Grit: Defining it and How it can Lead to Success

grit

Grit: Effort combined with passion is the secret ingredient to success

When I was in grade school, I played on a basketball team for the first time. Unfortunately, our team was not great. I recall feeling “I’m not a good basketball player.” I didn’t realize yet that my greatest strength wasn’t raw talent or even refined skill, but a deep driving need to push forward: GRIT.

The seasons came and went, with many moments of failure. While quitting something was never an option, I didn’t fully understand the ins and outs of organized sports and the various forces at play that can make one team a champion and another at the bottom of the standings. 

Later in my life, I was blessed to be a part of a team in high school that had a knack for winning and exposed me to dedicated coaches. While there were many moments of success and times when goals were not met, I recall feeling differently. In retrospect, I wondered why. I was the same person with the same talents. My skills had improved, but I was by no means the best player in the league (or even on my team). So why did I no longer identify myself as a “bad” player?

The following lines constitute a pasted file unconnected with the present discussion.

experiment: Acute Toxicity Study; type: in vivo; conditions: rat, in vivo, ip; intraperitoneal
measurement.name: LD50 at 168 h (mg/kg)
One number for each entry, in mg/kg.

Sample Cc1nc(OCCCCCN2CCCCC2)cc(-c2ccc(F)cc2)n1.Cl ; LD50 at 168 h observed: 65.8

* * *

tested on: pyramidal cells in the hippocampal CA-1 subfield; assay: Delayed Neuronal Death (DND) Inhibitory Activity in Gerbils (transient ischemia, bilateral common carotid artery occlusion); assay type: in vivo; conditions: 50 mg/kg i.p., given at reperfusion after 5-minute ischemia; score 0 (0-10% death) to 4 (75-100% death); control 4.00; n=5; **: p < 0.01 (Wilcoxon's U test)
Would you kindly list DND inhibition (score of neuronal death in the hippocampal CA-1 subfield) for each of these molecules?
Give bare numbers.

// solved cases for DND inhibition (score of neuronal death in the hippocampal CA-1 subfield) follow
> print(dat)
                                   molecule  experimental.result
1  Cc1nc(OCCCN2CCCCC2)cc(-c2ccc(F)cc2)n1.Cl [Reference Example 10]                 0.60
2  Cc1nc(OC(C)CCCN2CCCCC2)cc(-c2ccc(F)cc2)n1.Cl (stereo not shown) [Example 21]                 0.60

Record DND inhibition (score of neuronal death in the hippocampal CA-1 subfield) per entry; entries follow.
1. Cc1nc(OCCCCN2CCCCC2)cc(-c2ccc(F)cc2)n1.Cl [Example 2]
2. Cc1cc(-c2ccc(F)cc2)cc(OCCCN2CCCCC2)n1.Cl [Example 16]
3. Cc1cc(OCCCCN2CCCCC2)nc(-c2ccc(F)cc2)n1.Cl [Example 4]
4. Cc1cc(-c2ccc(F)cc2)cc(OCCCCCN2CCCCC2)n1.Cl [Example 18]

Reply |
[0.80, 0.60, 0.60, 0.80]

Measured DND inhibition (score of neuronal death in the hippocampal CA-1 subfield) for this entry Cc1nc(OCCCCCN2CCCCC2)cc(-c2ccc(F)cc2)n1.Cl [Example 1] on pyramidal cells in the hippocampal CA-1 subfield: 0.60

Because our team had many talented players, there were often college scouts at our games. Early in my high school career, I overheard a conversation between my coach and one of the scouts regarding my play. My coach said, “She isn’t yet the fastest or a top scorer, but she has the most hustle and doesn’t quit. She’s one to watch for the future.”

While I often wished I was the fastest athlete or the most prolific shooter on the court, this sentence has often played in my head throughout my career in sports and other pursuits. I no longer identified myself as either good or bad at things. I was freed from the line of thought that I either succeeded or failed at something and that I was either “good” or “bad”. I started to see myself as someone who hustled and didn’t quit. 

The coach didn’t realize it, but at that very moment on that particular day, he gave me a gift that has served me throughout my life (in sports and many other endeavors). That gift was what many experts now see as the key to success. It has been front and center in many studies and has been shown as a predictor who will be a high achiever. That key is termed “grit.”